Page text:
That dream remains a fantasy for most refugees. In 2015, the United States admitted 17,483 refugees from Burma. But only two refugees from Burma returned to their native country, according to the U.N.
People who work with refugees say it is best for people to return to their home countries, but violence back home means that rarely happens. Only about 1 percent of the world’s refugees returned home last year.
Refugee experts said that while Burma may be transitioning to democracy, it isn’t ready to cope with the return of the 103,000 refugees who remain in camps in Thailand. Karen ethnic forces fought a 70-year war with the Burmese Army, and clashes broke out again in October.
“There are no schools on the other side, no hospitals,” said Veerawit Tianchainan, executive director of the Thai Committee for Refugees.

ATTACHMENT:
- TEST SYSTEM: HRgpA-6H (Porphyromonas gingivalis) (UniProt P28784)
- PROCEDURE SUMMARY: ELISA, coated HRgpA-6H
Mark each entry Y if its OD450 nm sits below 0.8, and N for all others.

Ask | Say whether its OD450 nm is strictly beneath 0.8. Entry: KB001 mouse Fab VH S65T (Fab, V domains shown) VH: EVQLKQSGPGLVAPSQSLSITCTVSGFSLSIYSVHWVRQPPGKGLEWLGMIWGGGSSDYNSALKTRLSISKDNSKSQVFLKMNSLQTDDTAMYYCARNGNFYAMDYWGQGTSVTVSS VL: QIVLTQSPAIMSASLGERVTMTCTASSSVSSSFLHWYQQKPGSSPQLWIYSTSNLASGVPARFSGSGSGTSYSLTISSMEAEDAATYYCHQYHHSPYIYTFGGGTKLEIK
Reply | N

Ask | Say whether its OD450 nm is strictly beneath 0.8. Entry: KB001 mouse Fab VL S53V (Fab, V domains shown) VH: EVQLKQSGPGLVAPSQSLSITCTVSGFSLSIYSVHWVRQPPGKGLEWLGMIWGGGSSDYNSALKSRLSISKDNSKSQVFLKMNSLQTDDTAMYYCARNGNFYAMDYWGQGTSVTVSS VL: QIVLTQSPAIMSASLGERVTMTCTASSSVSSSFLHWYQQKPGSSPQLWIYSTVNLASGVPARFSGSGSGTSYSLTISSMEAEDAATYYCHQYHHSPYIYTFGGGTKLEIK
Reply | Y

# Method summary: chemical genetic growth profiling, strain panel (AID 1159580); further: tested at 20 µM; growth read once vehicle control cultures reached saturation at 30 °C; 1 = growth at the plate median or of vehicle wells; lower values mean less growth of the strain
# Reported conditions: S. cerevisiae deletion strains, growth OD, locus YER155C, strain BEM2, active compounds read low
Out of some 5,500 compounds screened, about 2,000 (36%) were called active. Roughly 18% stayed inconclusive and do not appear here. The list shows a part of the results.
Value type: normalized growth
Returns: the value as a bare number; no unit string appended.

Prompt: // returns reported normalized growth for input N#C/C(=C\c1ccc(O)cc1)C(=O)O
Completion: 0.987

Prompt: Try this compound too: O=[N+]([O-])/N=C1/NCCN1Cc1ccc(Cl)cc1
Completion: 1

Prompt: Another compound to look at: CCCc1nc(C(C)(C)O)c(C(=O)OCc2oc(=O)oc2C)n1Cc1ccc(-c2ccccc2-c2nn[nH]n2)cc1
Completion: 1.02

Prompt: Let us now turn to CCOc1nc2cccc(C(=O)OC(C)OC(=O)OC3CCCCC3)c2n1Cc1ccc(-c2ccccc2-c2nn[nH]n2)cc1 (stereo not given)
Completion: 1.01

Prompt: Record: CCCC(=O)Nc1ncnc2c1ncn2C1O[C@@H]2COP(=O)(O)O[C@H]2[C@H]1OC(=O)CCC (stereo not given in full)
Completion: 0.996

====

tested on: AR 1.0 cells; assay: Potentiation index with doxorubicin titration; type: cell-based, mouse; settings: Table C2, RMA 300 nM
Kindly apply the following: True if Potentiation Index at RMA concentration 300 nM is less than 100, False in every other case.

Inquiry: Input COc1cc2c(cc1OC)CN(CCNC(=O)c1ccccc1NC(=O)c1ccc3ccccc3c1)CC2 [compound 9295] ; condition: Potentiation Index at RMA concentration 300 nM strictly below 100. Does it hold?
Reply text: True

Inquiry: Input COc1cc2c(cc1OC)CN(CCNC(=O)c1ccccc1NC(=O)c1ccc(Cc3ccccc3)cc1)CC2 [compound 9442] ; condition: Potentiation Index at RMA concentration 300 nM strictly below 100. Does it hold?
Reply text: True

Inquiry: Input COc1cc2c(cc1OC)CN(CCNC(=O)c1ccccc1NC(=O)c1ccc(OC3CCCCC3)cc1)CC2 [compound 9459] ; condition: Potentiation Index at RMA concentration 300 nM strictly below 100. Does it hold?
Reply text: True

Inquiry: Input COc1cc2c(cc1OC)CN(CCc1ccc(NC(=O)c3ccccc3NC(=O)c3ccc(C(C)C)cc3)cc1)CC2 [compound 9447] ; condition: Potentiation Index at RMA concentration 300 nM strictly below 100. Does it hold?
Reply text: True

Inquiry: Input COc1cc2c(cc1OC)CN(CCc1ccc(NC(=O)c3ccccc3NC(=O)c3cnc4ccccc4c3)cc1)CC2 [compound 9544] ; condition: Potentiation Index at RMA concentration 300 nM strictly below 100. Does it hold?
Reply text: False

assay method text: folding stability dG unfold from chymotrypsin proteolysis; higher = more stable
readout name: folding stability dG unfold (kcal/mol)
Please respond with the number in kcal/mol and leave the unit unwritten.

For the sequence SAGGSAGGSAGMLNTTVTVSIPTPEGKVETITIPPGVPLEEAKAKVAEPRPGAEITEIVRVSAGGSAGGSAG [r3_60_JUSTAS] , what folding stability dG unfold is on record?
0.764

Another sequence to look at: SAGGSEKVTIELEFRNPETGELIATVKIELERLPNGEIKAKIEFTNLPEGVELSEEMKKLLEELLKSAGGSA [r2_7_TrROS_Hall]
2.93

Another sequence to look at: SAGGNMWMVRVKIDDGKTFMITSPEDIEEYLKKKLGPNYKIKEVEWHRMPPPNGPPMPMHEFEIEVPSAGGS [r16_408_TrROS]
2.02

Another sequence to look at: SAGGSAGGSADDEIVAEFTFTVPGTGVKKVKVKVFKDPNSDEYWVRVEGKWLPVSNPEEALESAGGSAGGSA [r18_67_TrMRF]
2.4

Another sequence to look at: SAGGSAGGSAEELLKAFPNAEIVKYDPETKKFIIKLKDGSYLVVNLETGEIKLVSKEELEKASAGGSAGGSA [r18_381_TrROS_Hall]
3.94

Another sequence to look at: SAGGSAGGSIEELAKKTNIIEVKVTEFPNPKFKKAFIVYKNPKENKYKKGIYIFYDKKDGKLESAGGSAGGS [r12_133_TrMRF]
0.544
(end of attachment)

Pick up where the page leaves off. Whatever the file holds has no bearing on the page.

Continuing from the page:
That means there are plenty of people like Ter Blu, whose heart and family are torn among three places: Burma, Thailand and the United States.
Ter Blu misses her daughter in Buffalo. Her eyes welled with tears when she was given a picture of the dainty young woman she raised but had not seen in years.
But she would rather be near her sister and brother in Burma than her daughter and another sister 8,500 miles away.
“I told my sister to come,” said Ma Tway, who has built a new life in Buffalo with her husband and children. “She’s not coming.”
That may divide her family even more. Her teenage son, Di Bo, wears jeans and a plaid sport shirt, just like an American kid. He says he wants a better education than he can get here. He wants to do what his sister did, what 164,010 other refugees from Burma did.
He wants to move to America.
Editor's note: The Buffalo News is using the name "Burma," rather than "Myanmar," because refugees generally refer to the nation as Burma, as does the U.S. government. Burma's military regime revived the nation's ancient name of Myanmar in 1989 in hopes of defusing ethnic tensions.
In addition, refugees will be referred to consistently by their full names in this series. That is because natives of Burma don't have first and last names: their full name identifies them at all times.